Finally, the decree of 19 August 2016 integrated two new criteria into extra-financial reporting on the circular economy and actions to combat food waste, as well as on direct emissions, indirect emissions related to the energy required for the company's activities and significant emissions.

Thus, France has transposed the European directive of 22 October 2014 on the publication of non-financial information. It provides that certain large companies and groups must prepare a report on environmental, social and governance policy, its outcome in the form of key performance indicators as well as a description of the main associated risks and the way they are managed by the companies.

With the ordinance n°2017-1180 of 19 July 2017 and the decree n°2017-1265 of 9 August 2017, companies now formalise an extra-financial performance statement that includes two criteria on climate change:

  • Measures taken to adapt to the consequences of climate change;
  • Greenhouse gas emission reduction targets and the means implemented set voluntarily in the medium and long term.

The new scheme introduces a materiality and relevance approach. Companies must present specific information according to the main risks inherent in their activities and the policies implemented to respond to them, with the key indicators and associated results.

The non-financial reporting statement is addressed to the following legal entities:

  • Large companies with more than 500 employees and a balance sheet total of more than EUR 20 million or a turnover of more than EUR 40 million;
  • Unlisted companies with more than 500 employees and a balance sheet total or turnover of more than EUR 100 million;
  • Credit institutions, insurance companies, mutual insurance companies and provident institutions designated as being in the public interest, depending on their legal form and the thresholds set.

The extra-financial reporting statement presents the company's business model and covers four categories of information:

  • Social and societal impacts
  • Environmental impacts;
  • Respect for human rights; and
  • And the fight against corruption.

For the last two criteria, only listed companies and similar companies are subject to this requirement.

The non-financial reporting statement should also include the following information:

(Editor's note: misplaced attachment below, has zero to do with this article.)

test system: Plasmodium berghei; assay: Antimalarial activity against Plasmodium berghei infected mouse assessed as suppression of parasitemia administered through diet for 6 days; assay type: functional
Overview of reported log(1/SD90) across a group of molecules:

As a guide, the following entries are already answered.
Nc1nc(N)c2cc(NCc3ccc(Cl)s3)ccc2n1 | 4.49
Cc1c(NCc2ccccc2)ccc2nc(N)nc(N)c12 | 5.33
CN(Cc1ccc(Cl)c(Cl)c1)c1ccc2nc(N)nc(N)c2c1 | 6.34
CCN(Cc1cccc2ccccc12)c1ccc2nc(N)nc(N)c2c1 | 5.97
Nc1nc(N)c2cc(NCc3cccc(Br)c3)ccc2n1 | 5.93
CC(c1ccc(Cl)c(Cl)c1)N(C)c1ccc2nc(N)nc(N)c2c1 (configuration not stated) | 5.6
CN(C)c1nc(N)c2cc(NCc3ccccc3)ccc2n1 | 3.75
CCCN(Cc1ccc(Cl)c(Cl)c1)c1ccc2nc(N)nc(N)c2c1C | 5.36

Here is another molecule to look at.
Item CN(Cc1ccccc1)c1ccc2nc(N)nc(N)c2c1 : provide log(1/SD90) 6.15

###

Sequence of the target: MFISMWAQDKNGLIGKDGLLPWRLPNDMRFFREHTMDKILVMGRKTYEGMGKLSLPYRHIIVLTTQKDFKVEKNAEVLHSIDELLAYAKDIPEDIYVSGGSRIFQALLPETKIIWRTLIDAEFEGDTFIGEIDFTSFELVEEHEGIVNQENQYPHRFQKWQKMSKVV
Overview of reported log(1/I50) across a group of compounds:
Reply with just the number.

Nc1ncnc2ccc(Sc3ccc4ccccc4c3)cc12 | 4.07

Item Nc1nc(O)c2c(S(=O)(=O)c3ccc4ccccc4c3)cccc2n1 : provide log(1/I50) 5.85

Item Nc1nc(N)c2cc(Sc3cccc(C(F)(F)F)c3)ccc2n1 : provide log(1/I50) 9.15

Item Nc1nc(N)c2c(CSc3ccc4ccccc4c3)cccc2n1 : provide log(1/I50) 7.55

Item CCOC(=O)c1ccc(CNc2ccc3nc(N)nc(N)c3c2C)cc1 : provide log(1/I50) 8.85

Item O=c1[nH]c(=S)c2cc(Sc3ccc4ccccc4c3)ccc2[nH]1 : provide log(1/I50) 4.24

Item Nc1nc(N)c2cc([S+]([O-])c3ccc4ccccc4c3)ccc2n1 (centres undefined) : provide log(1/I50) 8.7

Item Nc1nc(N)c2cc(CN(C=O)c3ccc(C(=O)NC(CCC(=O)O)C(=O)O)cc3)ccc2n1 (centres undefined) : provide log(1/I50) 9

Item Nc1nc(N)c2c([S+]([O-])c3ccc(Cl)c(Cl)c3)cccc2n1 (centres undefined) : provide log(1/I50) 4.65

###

• The climate change impact of the company's activity;
  • Societal commitments to sustainable development, the circular economy and the fight against food waste;
  • Collective agreements concluded in the company and their impact on the company's economic performance and employees' working conditions;
  • Actions to combat discrimination and promote diversity.

A description of the main risks created by the company's activity (if applicable, the risks created by its business relationships, products and services) must be provided for each category of information. For each risk identified, a description of the policies and procedures implemented and the results, including key performance indicators, is requested. If risks are identified but no policies or procedures are implemented, the company must justify the reasons.

Once the non-financial reporting statement has been drafted, it must be verified by a third party auditor.

How can environmental performance be integrated into a CSR strategy?

To take into account sustainable development in companies, AD FINE's expertise in terms of environmental performance, energy efficiency and the circular economy contributes to the company's social responsibility policy.

AD FINE supports you in the construction and implementation of your corporate CSR approach. We can also help you to enhance your CSR approach with an environmental communication. It allows you to highlight your commitments to your stakeholders, to improve your brand image and to differentiate yourself from the competition.